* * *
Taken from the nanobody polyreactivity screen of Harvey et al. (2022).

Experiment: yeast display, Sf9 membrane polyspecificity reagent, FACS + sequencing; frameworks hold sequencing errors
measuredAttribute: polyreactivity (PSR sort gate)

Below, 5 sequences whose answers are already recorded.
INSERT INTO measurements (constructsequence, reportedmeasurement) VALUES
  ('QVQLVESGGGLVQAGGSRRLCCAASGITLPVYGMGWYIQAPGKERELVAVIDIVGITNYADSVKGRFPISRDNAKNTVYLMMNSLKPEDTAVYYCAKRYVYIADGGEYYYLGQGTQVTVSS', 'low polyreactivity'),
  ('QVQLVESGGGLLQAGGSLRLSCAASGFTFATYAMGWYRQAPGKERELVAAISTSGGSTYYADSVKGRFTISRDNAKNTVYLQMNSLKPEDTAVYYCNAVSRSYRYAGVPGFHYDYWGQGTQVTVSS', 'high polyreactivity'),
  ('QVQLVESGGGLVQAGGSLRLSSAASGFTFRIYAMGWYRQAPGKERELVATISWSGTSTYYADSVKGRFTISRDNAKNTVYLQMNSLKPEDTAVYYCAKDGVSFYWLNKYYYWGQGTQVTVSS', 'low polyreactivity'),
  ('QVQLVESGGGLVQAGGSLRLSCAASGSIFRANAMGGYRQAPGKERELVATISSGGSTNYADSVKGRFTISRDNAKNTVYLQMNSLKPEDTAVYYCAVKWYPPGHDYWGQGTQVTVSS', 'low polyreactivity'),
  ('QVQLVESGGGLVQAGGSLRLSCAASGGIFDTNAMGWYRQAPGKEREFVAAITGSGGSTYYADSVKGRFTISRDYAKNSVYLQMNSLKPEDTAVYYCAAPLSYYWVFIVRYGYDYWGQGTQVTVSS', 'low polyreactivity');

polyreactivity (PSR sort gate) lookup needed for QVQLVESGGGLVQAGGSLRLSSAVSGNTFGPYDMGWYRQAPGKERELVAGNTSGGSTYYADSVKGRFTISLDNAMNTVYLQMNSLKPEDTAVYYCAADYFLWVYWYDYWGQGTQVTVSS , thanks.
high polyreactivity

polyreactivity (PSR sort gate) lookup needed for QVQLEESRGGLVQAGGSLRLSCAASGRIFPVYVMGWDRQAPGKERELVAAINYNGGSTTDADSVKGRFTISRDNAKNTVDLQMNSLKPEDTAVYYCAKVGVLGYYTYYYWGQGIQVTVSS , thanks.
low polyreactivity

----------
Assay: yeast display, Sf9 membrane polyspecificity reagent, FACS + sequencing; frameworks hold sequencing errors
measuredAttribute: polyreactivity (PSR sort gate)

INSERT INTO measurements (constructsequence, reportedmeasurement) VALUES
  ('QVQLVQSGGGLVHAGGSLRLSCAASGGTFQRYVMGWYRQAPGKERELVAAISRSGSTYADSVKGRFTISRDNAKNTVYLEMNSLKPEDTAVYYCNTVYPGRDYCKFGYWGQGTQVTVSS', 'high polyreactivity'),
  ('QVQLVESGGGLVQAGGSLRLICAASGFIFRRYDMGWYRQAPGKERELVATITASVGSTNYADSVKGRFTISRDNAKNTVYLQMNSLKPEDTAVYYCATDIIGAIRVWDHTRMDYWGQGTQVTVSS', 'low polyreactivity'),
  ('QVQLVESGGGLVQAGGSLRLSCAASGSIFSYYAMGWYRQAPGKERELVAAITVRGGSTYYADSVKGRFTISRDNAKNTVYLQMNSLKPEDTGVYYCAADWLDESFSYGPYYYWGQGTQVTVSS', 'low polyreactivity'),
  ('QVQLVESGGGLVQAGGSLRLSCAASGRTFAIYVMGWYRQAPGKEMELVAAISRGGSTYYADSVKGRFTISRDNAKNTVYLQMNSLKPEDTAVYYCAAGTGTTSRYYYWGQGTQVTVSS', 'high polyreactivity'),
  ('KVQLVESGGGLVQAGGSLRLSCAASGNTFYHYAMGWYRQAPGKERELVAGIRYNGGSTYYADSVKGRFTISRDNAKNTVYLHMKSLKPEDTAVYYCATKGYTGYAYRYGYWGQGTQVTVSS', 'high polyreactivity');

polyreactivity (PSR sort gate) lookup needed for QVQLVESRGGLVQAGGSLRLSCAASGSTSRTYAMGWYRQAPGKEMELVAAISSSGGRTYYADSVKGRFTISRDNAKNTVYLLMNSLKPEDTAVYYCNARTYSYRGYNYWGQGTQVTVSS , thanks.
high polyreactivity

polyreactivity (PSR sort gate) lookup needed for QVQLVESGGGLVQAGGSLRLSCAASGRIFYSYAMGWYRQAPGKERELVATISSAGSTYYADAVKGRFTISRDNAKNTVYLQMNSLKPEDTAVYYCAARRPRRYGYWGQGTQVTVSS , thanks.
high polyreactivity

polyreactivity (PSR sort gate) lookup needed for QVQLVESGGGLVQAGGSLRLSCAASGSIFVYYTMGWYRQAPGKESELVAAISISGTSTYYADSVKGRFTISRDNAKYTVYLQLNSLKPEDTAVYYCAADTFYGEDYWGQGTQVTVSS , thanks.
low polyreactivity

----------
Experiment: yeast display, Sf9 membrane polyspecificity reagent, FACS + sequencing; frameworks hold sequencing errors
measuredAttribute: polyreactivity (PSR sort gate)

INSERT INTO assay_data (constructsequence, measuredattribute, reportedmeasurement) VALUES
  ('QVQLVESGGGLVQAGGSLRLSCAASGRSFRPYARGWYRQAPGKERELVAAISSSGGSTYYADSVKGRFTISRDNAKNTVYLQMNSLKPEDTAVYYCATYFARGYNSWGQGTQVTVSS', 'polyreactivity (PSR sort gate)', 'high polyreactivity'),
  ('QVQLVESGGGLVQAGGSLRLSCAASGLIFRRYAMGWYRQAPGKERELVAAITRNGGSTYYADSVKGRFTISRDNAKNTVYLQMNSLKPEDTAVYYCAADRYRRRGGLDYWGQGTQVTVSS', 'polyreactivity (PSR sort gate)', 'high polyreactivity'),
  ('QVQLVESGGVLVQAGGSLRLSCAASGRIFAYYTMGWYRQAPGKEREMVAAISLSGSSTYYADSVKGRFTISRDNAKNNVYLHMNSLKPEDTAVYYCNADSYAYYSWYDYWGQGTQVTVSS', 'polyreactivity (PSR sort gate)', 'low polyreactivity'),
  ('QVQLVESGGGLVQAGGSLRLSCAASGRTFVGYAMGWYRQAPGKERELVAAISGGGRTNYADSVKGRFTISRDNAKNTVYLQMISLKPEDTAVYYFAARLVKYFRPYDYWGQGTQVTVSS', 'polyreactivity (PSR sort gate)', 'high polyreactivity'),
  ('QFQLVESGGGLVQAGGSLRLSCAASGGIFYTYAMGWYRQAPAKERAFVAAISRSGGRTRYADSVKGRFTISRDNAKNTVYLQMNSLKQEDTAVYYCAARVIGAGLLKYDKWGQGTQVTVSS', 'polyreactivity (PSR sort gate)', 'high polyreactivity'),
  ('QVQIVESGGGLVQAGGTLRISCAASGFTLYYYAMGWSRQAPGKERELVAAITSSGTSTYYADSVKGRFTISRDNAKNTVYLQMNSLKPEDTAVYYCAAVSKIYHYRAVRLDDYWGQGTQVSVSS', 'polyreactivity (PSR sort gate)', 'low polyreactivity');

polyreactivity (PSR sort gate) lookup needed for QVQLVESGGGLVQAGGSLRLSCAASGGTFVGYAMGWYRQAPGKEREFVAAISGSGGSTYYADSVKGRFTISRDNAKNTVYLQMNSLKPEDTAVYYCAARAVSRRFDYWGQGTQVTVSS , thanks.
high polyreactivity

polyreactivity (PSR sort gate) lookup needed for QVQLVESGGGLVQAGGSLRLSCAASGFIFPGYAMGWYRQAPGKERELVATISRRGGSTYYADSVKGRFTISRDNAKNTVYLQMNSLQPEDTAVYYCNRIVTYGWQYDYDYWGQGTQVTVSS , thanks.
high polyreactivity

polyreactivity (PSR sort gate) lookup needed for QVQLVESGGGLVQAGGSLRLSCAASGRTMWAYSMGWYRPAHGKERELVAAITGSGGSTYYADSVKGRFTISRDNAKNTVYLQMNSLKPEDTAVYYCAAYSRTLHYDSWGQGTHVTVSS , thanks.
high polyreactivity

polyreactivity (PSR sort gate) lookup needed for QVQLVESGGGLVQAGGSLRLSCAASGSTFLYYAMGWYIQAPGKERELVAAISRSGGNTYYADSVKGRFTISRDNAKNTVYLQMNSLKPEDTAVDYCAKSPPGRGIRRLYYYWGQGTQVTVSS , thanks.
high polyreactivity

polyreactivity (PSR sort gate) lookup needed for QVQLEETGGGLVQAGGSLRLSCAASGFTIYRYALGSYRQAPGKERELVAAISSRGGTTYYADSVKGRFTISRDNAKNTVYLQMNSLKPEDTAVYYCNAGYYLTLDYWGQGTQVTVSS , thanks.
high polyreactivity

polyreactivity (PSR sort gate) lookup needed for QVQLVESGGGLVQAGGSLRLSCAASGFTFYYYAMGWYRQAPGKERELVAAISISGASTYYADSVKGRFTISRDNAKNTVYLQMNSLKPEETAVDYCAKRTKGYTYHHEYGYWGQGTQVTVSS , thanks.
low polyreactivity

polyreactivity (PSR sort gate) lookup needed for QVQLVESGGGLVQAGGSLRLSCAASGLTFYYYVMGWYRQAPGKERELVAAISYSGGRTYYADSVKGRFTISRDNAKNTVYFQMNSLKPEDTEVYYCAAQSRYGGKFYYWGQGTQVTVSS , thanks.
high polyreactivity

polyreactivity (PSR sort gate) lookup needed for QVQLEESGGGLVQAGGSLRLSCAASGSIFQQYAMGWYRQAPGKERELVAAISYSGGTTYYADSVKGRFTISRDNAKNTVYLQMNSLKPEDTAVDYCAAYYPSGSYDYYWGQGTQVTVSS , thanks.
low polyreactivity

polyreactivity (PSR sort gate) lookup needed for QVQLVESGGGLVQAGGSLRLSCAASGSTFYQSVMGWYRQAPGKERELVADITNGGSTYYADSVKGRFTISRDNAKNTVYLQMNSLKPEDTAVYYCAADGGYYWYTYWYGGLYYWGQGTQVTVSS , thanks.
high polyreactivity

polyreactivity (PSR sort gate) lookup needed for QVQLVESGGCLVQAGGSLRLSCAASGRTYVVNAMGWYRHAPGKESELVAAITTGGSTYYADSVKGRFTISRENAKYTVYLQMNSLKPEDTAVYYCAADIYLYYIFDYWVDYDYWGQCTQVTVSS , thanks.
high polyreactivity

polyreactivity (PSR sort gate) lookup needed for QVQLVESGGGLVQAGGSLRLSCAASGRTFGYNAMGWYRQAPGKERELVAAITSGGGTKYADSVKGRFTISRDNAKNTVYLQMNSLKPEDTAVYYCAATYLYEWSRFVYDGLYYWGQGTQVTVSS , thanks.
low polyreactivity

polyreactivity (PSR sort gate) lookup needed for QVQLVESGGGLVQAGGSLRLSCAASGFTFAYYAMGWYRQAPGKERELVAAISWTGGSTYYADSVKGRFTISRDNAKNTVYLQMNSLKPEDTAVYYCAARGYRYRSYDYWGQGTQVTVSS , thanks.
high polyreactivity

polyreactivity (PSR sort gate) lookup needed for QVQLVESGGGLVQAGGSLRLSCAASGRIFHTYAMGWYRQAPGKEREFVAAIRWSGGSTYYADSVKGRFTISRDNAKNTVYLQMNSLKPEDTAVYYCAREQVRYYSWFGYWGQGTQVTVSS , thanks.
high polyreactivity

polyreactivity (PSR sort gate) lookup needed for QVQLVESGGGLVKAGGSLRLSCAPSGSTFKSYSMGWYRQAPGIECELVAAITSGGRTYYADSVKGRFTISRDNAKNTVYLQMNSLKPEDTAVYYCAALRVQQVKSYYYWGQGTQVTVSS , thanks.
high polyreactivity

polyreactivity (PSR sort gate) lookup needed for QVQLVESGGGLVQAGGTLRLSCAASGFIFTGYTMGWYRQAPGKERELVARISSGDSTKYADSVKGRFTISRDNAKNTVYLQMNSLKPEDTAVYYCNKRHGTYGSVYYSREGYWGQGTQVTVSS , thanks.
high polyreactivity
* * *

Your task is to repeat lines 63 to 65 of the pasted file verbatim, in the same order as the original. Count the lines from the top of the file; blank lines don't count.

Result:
high polyreactivity

polyreactivity (PSR sort gate) lookup needed for QVQLVESGGGLVQAGGSLRLSCAASGRIFHTYAMGWYRQAPGKEREFVAAIRWSGGSTYYADSVKGRFTISRDNAKNTVYLQMNSLKPEDTAVYYCAREQVRYYSWFGYWGQGTQVTVSS , thanks.
high polyreactivity